So in the past 3 years, I have gone from a healthy 140 pounds by the end of college, to 160 pounds, back to 140 pounds after exercise, and then back to 160 after a stressful spell during my PhD applications, ultimately leading me to exercise and bring it down to 150 pounds during the spring of my first year of PhD, but after that I just let myself go and reached 160 again. Another short spell of exercise, I went down to 155 pounds. But then last semester, which was supposed to be the “fun” semester, wrecked havoc on my health and I went straight up to 165 pounds, my heaviest ever.

My weight graph is literally a zigzag:Capture

with my most current weight being close to 150 pounds. So I lost about 15 pounds in about 7 weeks and I plan to lose at least 15 more pounds to reach my ideal goal weight of 135 pounds. Efforts still in progress!

But this time, I really want to make it stick, and not put the weight back on again, which essentially means making core lifestyle changes. So for the first time ever, I decided to educate myself on what I’m doing to my body! Which meant hours and hours of binge watching videos on nutrition, health, weight loss, processed foods, metabolism boosting foods, fast foods, junk foods, fasting, dieting, you name it, I’ve watched it!

What I did this time was a combination of all the wisdom that I could gather. And through my discovery of these techniques, I finally realized why so many of my guy friends are so thin! So I’m enlisting some of the highlights of my findings.

  1. Intermittent fasting. Apparently this technique has grown extremely popular in the last one year or so. You’re supposed to be in a fasted state for 16 hours and can eat whatever you want in an 8 hour window (that’s the version that I tried at least).  So simply put, I just learnt to skip breakfast, which is what most of the skinny guys I know do inadvertently!
  2. Upping physical activity. Now this actually accompanied the fact that I’ve been spending far fewer hours working than I used to before. I’ve been trying to walk as much as I can, and I have taken up biking as well. I bike 8-9 miles on an average day, for my internship commute and it serves me well. Which is another cue from my skinny guy friends. They sure keep themselves active!
  3. Metabolism boosters. I tried quite a few new additions to my daily diet including Apple cider vinegar, green tea, Vitamin B complex, nuts, probiotics, coconut water and basically lots and lots more water.
  4. Bye bye bread and sugar. I gave up on most sweet foods, except for sweet tea and granola. I also completely cut out bread. No pizza, no pasta. No chocolates. No chips.
  5. Eating out less. This was relatively easy. Because I love cooking and I consume fewer meals than before, I end up packing myself a good lunch and a light dinner. In fact, move over breakfast, lunch has become my new favorite meal.
  6. Food logging. I did this obsessively for a month so that I could train my mind to understand what my daily intake should ideally look like. I gave it up because – it’s boring and annoying. But it did help me get a better idea of how much I should be eating.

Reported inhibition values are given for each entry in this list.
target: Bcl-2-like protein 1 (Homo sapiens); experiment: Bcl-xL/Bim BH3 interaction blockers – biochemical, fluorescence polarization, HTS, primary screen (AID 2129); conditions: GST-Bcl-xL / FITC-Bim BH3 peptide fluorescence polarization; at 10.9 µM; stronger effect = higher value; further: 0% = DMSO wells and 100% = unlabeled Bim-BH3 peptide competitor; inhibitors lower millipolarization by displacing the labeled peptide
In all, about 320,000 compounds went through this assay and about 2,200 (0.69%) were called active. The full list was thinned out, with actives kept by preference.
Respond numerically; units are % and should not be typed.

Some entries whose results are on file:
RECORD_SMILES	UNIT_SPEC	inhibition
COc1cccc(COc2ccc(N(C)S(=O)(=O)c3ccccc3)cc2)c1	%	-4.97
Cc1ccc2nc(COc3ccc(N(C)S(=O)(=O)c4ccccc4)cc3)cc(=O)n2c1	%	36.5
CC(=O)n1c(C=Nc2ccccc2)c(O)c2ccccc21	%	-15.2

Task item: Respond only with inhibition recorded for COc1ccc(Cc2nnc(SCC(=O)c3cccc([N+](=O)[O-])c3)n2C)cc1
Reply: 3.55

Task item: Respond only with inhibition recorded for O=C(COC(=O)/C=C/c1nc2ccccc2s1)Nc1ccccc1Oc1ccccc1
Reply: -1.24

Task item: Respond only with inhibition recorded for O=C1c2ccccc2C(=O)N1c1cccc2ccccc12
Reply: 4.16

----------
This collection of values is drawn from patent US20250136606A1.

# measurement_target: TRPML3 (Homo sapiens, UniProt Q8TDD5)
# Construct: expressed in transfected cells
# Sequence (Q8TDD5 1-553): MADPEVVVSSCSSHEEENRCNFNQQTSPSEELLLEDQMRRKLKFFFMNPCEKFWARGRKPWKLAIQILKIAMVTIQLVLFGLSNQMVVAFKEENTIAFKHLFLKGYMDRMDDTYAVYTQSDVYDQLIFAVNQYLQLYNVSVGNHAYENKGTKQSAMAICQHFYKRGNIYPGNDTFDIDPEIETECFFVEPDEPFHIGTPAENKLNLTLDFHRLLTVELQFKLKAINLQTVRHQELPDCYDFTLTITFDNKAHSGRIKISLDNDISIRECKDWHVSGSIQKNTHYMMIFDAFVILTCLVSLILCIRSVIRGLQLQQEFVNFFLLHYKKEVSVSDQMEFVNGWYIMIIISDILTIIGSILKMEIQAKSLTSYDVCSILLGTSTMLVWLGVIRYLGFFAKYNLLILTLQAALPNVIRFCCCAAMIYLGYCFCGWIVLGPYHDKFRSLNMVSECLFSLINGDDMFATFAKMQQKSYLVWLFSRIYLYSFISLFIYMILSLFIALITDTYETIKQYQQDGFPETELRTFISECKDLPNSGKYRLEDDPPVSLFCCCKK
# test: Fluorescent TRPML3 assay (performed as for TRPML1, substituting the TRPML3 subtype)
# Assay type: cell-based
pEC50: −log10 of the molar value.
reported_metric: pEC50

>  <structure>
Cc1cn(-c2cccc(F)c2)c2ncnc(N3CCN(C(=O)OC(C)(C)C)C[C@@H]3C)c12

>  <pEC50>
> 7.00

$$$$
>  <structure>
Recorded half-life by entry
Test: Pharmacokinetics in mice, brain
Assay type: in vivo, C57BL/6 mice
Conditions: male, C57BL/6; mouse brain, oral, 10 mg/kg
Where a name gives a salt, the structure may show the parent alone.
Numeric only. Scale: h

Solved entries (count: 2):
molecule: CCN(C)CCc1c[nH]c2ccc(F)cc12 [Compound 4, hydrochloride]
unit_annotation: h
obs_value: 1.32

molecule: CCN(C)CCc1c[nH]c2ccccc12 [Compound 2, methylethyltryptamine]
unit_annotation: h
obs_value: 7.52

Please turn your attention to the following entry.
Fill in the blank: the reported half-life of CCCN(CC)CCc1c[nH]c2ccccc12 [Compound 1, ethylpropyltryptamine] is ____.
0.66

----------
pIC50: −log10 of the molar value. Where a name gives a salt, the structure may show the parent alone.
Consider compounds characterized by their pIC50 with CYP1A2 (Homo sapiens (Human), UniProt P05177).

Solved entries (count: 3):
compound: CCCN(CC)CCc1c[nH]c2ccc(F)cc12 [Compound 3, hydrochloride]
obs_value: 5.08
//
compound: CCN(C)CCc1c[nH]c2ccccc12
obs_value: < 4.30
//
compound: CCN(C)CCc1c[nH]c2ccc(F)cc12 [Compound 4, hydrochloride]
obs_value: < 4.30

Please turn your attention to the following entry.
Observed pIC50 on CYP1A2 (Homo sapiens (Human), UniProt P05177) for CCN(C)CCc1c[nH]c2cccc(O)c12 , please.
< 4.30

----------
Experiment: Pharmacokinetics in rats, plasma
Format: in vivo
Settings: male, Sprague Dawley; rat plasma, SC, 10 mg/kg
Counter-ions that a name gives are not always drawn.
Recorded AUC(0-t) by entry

7. The weighing scale. I must admit, having a scale in my room helped me keep a better eye on my weight fluctuations. Seeing a declining number feels great.
  8. Portion control. This was quite easy. Basically you stop eating before you “feel full”, because it takes your brain some time to register that you’re actually full.
  9. Replacing snacking with water and nuts. I realized that I had a tendency to snack when I’m working and/or stressed. So I ended up consuming chips and chocolates and cookies which are all horrible for health. So I just replaced that by drinking water instead. If I feel too hungry, I have nuts or granola bars (okay, I know these aren’t that healthy but better than other junk).
  10. I stopped drinking calories. So no to fruit juices and soda and Venti Pumpkin Spice lattes (seriously what was I thinking before!). Oh I also stopped having coffee, because I realized the caffeine made me extremely neurotic. So I only consume teas, which are way milder. And oh, I absolutely cut out alcohol. That’s the worst!
  11. I inadvertently ended up consuming way less eggs, dairy and gluten, but I’m unsure if this directly affected my weight loss.
  12. Trusting Indian cooking. So I watched this documentary on how Indian cooking evolved over thousands of years to incorporate principles of Ayurveda and is actually well balanced, nutritionally. The mix of spices are actually medicinal. So basically I made myself lots of spicy Indian food. Really can’t tolerate bland salads.
  13. Watching loads of videos on how fast food companies are out to get you and how more than half of the country I currently live in is Obese and/or overweight. Apparently this is the first generation in the existence of humankind where the kids are expected to have shorter lifespans than their parents, thanks to the problems weight gain can bring to us. Scare tactics work!

These were just at the top of my head, but I just felt like jotting these down for future reference. Hopefully this helps a future me and maybe few others!